Mandeville, LA – I have come to the belated conclusion that Congress is no longer a legislative body but is now a world market where traders are CEO’s, bank presidents, central bank presidents and actual presidents. The supply is what is available to be grifted from the cattle-us- and the demand is set by which of the traders above have the best brokers to negotiate. Brokers in this instance are current legislators, staff and former legislators aka lobbyists. Oh, and then there’s the Clients which are also known as recipients. Bastiat, in his worst nightmare, could not have envisioned a “plunder” population as large, corpulent and voracious as ours.
What we call government today would be unrecognizable to 17th-19th century statesman.
What is illustrated below is but a day at the market.
The House leadership appears to be pulling a fast one on the American public and even fellow House members when it comes to the farm bill.
The House has split up the farm-related programs and food stamps, which is great news. However, they didn’t make a single reform. That’s not the worst part, though.
Every five years or so, Congress passes a new farm bill. The entire purpose of this reauthorization process is for Congress to fix the law if problems exist. The House appears to be doing away with this process for many of the most costly farm program provisions. As a result, bad public policy could be locked in indefinitely.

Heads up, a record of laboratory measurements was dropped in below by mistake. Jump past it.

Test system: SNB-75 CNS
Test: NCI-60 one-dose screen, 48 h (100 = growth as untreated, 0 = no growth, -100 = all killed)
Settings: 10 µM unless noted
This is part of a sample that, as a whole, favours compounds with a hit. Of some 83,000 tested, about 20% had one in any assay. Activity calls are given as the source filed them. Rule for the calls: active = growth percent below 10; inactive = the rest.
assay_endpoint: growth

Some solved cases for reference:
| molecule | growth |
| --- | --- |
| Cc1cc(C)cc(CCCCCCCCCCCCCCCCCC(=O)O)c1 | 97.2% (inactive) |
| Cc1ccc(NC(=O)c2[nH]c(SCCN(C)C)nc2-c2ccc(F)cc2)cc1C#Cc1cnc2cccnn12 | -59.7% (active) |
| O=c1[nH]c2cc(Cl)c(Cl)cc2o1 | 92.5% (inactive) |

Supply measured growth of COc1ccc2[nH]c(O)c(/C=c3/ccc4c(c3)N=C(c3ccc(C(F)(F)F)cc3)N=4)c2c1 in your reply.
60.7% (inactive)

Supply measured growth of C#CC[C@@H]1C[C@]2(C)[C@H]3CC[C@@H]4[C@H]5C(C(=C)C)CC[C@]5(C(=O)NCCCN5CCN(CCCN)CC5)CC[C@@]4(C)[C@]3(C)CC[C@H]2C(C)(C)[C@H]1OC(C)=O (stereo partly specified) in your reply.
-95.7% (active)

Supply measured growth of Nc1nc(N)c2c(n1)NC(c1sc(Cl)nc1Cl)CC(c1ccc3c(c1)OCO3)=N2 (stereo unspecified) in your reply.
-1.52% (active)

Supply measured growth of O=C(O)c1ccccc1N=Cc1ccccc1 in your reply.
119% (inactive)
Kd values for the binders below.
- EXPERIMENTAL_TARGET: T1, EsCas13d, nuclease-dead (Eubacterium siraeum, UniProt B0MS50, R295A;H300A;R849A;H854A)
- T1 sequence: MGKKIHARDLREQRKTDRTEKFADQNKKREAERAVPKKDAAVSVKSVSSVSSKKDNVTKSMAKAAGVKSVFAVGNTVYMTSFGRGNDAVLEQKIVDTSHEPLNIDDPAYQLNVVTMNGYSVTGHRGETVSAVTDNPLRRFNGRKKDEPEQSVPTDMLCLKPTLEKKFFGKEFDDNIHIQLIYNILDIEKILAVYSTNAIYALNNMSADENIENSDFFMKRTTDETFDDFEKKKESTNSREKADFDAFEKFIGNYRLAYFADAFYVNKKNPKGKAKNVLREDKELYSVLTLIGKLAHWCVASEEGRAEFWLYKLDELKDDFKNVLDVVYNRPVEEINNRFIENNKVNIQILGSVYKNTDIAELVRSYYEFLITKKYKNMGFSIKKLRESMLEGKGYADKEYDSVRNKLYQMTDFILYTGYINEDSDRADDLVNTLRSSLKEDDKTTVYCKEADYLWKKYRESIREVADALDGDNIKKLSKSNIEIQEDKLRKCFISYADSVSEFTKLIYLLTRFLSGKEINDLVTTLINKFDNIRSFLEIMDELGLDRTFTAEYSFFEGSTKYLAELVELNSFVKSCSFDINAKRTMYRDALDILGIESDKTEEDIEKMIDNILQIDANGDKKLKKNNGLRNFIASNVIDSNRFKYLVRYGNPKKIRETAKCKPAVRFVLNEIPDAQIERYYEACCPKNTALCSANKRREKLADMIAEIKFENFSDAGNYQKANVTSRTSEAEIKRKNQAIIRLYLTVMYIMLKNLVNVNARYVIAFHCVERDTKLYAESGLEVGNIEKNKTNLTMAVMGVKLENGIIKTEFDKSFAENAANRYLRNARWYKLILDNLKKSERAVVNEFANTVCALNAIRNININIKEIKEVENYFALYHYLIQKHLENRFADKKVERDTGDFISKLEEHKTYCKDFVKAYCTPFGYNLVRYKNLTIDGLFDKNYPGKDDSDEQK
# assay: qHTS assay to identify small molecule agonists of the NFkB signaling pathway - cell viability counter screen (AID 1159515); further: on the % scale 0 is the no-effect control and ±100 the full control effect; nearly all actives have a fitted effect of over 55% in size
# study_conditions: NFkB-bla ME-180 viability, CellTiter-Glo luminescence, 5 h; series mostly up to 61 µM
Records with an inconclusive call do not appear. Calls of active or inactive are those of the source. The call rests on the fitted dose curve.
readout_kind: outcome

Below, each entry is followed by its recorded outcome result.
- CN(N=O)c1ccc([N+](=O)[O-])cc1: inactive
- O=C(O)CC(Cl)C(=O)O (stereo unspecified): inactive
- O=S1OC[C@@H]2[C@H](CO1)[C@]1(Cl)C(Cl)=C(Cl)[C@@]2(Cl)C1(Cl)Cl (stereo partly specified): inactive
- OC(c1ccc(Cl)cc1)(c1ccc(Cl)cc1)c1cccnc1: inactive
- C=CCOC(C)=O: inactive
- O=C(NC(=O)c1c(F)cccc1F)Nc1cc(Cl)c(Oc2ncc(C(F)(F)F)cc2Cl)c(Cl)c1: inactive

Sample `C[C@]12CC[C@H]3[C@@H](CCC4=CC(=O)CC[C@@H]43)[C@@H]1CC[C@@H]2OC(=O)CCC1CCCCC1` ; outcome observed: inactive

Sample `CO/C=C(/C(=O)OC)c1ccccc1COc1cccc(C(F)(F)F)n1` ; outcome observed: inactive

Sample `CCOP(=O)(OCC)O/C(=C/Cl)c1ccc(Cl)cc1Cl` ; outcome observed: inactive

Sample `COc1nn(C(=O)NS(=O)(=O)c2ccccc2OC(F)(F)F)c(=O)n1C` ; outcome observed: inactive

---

House leaders have sold this flawed farm-related bill in part by getting rid of existing “permanent law.” So it may surprise many that the bill would just replace this existing permanent law with new permanent law that may even be broader in scope.
Further, the House introduced the text of its farm-only bill last night, and current plans are to vote on the bill as soon as mid-morning today. They are rushing it through the process and not giving members a chance to offer amendments, properly review the bill, or even determine the extent of this potential bait and switch when it comes to permanent law.
This flawed bill simply brings the same troublesome farm programs up for a vote that were considered and soundly rejected by the House a few weeks ago.
Everything that was bloated and egregious in the bill  is still bloated and egregious.
It still goes out of its way to tax Christmas trees, in an effort to override the Obama Administration’s decision to not tax Christmas trees.
It still drives up food prices—which hurts low-income Americans most.
It still spends more than President Obama even wanted to spend on the costliest farm program, crop insurance.
It still hands out taxpayer money to these surprising recipients.